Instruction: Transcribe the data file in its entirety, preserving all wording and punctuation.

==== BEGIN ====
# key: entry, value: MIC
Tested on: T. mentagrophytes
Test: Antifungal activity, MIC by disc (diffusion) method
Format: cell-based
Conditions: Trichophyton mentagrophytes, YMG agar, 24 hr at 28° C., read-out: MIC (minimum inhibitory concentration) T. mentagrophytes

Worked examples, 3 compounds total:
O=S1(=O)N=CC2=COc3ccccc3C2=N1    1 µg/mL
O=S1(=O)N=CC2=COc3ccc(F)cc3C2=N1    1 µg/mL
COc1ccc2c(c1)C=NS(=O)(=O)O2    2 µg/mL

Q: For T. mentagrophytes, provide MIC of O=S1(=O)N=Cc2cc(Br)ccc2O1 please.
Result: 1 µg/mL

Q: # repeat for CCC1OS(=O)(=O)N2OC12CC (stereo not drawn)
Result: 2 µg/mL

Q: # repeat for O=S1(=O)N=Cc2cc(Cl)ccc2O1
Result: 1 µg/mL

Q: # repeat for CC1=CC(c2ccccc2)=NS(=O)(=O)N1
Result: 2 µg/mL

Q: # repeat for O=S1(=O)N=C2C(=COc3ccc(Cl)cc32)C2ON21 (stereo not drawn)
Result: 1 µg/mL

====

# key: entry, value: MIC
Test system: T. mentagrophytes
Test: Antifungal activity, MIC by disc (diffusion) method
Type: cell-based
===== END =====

# key: entry, value: MIC
Tested on: T. mentagrophytes
Test: Antifungal activity, MIC by disc (diffusion) method
Format: cell-based
Conditions: Trichophyton mentagrophytes, YMG agar, 24 hr at 28° C., read-out: MIC (minimum inhibitory concentration) T. mentagrophytes

Worked examples, 3 compounds total:
O=S1(=O)N=CC2=COc3ccccc3C2=N1    1 µg/mL
O=S1(=O)N=CC2=COc3ccc(F)cc3C2=N1    1 µg/mL
COc1ccc2c(c1)C=NS(=O)(=O)O2    2 µg/mL

Q: For T. mentagrophytes, provide MIC of O=S1(=O)N=Cc2cc(Br)ccc2O1 please.
Result: 1 µg/mL

Q: # repeat for CCC1OS(=O)(=O)N2OC12CC (stereo not drawn)
Result: 2 µg/mL

Q: # repeat for O=S1(=O)N=Cc2cc(Cl)ccc2O1
Result: 1 µg/mL

Q: # repeat for CC1=CC(c2ccccc2)=NS(=O)(=O)N1
Result: 2 µg/mL

Q: # repeat for O=S1(=O)N=C2C(=COc3ccc(Cl)cc32)C2ON21 (stereo not drawn)
Result: 1 µg/mL

====

# key: entry, value: MIC
Test system: T. mentagrophytes
Test: Antifungal activity, MIC by disc (diffusion) method
Type: cell-based